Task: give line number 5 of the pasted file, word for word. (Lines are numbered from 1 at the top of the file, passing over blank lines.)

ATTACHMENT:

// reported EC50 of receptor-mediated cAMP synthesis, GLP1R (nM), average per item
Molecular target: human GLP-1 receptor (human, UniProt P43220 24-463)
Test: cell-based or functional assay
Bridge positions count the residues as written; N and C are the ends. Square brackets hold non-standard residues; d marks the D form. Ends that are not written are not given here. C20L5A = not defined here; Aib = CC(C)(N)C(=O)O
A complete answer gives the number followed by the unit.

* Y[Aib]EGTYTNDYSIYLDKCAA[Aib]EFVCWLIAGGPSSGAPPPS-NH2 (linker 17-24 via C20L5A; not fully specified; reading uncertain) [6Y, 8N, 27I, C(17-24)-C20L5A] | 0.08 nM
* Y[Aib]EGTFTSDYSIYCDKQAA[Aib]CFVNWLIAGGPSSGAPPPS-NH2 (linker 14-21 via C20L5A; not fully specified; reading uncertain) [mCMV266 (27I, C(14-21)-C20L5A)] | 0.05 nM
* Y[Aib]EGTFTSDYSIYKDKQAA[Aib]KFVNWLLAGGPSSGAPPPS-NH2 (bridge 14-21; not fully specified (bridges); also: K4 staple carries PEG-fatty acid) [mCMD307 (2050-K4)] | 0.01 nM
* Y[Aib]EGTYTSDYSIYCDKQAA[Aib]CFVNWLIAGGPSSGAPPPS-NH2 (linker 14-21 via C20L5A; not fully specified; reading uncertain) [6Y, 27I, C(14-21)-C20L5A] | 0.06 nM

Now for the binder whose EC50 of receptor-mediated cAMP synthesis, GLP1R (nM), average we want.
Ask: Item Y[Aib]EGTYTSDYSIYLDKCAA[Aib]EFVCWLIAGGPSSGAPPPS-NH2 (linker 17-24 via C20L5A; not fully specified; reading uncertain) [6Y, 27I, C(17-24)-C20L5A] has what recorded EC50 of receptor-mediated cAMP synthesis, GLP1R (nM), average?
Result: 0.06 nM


A complete answer gives the number followed by the unit.